Everyone has a valid viewpoint. And everyone should be willing to compromise.
The fire service never leaves anyone behind. Our nation should do the same.
Congress, listen to “the people” and do the right thing!
From Paul Combs:
Daily DRAWN BY FIRE – This illustration was first published in 2010. I find it heartbreaking, discouraging, and infuriating that I can republish it today! The Zadroga Act is not a political football for the House to fumble – contact your Congressional rep and demand they stand up for what’s right. This illustration and message has been forwarded to my Congressman Bob Latta (R) Ohio.
Here are a few articles on the latest… I’ll post more as I get time.
Firefighters are problem-solvers; they always have suggestions. Fire chiefs need to know what’s needed on the front lines, and who better to tell them than the firefighters working on it.
How do fire chiefs get the right information to tackle the right problems?
They don’t get it from inside of a box. They get it by breaking down the walls, working across divisions, and developing true teamwork and collaboration. They build a “team of teams.”
Gallant actions by firefighters battling fire while bullets and bombs rained down on Pearl Harbor.
Official U.S. Navy photo of firefighters battling the fire on the U.S.S. West Virginia that was started by Japanese torpedoes and bombs in Pearl Harbor, Hawaii, on December 7, 1941.
So much is new in the fire service: smarter technology, stronger equipment, more efficient techniques, and safer gear. But our greatest challenge, our real purpose, remains the same: to save lives and to protect property.
Old school, it’s pretty much the same as new school.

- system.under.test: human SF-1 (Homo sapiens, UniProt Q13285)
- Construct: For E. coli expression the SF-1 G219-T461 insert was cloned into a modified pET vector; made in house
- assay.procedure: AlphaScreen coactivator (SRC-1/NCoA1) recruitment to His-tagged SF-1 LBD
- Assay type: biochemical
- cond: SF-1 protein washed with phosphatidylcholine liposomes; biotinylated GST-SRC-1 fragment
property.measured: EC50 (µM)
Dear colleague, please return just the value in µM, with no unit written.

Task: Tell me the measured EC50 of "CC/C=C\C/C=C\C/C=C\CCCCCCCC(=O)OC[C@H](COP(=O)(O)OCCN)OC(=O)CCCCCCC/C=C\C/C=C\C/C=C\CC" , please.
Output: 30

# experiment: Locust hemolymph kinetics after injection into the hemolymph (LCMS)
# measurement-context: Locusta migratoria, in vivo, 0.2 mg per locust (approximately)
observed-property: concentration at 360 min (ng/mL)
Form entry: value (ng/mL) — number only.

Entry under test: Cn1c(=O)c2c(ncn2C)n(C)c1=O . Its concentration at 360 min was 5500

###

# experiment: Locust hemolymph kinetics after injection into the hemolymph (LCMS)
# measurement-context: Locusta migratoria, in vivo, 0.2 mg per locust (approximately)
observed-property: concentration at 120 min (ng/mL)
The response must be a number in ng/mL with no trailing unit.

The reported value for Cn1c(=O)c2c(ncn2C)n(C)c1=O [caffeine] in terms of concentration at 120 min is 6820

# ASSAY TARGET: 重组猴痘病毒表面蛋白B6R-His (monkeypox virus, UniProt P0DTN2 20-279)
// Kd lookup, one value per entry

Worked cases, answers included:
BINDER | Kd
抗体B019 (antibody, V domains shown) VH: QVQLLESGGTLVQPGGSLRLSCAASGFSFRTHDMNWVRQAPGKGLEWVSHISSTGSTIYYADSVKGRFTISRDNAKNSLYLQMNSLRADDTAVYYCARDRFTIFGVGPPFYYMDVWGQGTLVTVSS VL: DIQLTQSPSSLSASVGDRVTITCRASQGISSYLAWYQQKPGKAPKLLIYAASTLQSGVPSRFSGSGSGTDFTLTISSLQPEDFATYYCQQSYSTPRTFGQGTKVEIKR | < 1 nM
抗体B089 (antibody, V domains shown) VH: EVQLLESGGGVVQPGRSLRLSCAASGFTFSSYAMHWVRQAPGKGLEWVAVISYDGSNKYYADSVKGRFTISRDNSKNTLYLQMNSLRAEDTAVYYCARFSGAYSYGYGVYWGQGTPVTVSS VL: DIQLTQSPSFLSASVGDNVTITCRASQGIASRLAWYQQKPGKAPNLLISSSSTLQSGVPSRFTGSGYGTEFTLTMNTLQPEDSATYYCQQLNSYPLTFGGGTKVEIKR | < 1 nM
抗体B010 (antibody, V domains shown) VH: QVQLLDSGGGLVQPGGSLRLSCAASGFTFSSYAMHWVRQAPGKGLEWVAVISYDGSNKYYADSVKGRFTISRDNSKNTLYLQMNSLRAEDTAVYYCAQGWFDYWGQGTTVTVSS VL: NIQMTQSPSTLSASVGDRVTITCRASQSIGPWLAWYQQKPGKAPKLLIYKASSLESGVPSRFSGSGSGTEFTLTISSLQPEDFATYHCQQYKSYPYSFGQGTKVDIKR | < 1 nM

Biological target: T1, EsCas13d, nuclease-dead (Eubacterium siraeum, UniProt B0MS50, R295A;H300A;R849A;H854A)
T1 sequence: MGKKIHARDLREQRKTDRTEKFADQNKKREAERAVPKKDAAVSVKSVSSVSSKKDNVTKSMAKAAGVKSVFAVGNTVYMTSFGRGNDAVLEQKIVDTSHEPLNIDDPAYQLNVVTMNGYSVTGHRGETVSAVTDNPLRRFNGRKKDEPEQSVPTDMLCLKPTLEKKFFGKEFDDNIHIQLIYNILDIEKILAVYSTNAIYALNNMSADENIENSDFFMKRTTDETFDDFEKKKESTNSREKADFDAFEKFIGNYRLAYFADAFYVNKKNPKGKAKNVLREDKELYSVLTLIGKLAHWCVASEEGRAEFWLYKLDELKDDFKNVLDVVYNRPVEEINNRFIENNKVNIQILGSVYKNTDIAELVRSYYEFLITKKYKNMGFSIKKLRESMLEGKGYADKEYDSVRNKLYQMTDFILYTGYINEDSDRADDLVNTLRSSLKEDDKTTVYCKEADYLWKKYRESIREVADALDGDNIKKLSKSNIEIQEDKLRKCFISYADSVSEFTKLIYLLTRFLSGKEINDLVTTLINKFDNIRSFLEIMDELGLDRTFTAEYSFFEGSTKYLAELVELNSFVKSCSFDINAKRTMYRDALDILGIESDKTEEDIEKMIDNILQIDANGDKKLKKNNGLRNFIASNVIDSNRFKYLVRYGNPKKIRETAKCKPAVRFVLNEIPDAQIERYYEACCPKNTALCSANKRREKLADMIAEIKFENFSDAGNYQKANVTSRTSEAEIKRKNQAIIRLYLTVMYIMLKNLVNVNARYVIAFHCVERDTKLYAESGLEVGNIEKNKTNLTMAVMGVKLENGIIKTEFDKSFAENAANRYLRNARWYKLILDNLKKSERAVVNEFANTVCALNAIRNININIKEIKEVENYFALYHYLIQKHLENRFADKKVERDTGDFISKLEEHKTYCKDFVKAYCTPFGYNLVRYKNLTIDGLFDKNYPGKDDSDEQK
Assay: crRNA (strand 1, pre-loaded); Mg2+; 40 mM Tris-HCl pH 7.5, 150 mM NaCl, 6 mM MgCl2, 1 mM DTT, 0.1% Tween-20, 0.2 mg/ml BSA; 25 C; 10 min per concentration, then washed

We remember the horror of those planes crashing, the Twin Towers falling, and the Pentagon burning. We remember seeing some of the last moments of those who died on that day. We remember their heroism.
If you know me, you know that “I am still learning.” That’s what my brick at the National Fallen Firefighters Foundation Walk of Honor located on the grounds of the National Fire Academy in Emittsburg, Maryland says. The words, “Ancora Imparo,” are said to have been spoken by Michelangelo on his 87th birthday. Translated from Italian, “Ancora Imparo” simply means “I am still learning.” I have always believed that we have to be constant learners, always discovering new and better ways for living and working together. So, what better place to say this than at the NFA, a setting for learning and improving.
Some fire service leaders lose their way and act like Rulers. They destroy individual motivation and suppress organizational growth. These Rulers get rid of anyone standing in their way.
Leaders can avoid this pitfall by devoting themselves to personal development that cultivates relationships and builds trust. This requires transforming their leadership from being a Ruler to being a Servant of the people they lead.
We face a variety of dangerous factors in our job everyday. Some are unexpected and have a mind of their own. But most are predictable and preventable. This cartoon by Paul Combs reminds us of one of those issues we can predict and prevent, simply by being aware of it and wearing our protective gear.
Dave Dodson says, “Smoke is fuel–airborne solids, aerosols, and gases that are capable of further burning…”
So why would you want to breathe it or let it soak into your skin?